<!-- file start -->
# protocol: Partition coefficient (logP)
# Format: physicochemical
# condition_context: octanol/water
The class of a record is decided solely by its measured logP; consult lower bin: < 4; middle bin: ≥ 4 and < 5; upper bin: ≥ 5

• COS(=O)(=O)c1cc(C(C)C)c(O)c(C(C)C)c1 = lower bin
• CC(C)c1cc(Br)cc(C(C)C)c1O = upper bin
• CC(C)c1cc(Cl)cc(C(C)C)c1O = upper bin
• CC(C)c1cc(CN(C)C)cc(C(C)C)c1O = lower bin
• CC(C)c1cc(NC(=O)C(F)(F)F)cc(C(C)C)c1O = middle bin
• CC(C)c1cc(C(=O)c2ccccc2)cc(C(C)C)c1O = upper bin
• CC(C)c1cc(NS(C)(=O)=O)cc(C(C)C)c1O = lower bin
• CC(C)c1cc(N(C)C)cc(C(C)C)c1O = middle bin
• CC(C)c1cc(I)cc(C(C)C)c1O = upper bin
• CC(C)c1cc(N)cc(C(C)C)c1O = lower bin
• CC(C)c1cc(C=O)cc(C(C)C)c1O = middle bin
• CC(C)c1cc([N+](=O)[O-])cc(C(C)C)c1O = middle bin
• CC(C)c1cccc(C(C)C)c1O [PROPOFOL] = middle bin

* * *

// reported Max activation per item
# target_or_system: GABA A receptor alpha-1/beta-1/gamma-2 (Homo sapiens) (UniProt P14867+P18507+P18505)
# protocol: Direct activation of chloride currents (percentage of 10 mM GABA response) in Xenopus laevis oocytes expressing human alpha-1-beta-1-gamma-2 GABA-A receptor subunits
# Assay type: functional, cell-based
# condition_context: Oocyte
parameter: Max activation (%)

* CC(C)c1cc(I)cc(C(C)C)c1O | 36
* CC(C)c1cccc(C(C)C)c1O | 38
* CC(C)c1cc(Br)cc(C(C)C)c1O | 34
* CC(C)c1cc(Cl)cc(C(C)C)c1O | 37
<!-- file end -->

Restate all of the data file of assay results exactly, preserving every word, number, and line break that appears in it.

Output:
# protocol: Partition coefficient (logP)
# Format: physicochemical
# condition_context: octanol/water
The class of a record is decided solely by its measured logP; consult lower bin: < 4; middle bin: ≥ 4 and < 5; upper bin: ≥ 5

• COS(=O)(=O)c1cc(C(C)C)c(O)c(C(C)C)c1 = lower bin
• CC(C)c1cc(Br)cc(C(C)C)c1O = upper bin
• CC(C)c1cc(Cl)cc(C(C)C)c1O = upper bin
• CC(C)c1cc(CN(C)C)cc(C(C)C)c1O = lower bin
• CC(C)c1cc(NC(=O)C(F)(F)F)cc(C(C)C)c1O = middle bin
• CC(C)c1cc(C(=O)c2ccccc2)cc(C(C)C)c1O = upper bin
• CC(C)c1cc(NS(C)(=O)=O)cc(C(C)C)c1O = lower bin
• CC(C)c1cc(N(C)C)cc(C(C)C)c1O = middle bin
• CC(C)c1cc(I)cc(C(C)C)c1O = upper bin
• CC(C)c1cc(N)cc(C(C)C)c1O = lower bin
• CC(C)c1cc(C=O)cc(C(C)C)c1O = middle bin
• CC(C)c1cc([N+](=O)[O-])cc(C(C)C)c1O = middle bin
• CC(C)c1cccc(C(C)C)c1O [PROPOFOL] = middle bin

* * *

// reported Max activation per item
# target_or_system: GABA A receptor alpha-1/beta-1/gamma-2 (Homo sapiens) (UniProt P14867+P18507+P18505)
# protocol: Direct activation of chloride currents (percentage of 10 mM GABA response) in Xenopus laevis oocytes expressing human alpha-1-beta-1-gamma-2 GABA-A receptor subunits
# Assay type: functional, cell-based
# condition_context: Oocyte
parameter: Max activation (%)

* CC(C)c1cc(I)cc(C(C)C)c1O | 36
* CC(C)c1cccc(C(C)C)c1O | 38
* CC(C)c1cc(Br)cc(C(C)C)c1O | 34
* CC(C)c1cc(Cl)cc(C(C)C)c1O | 37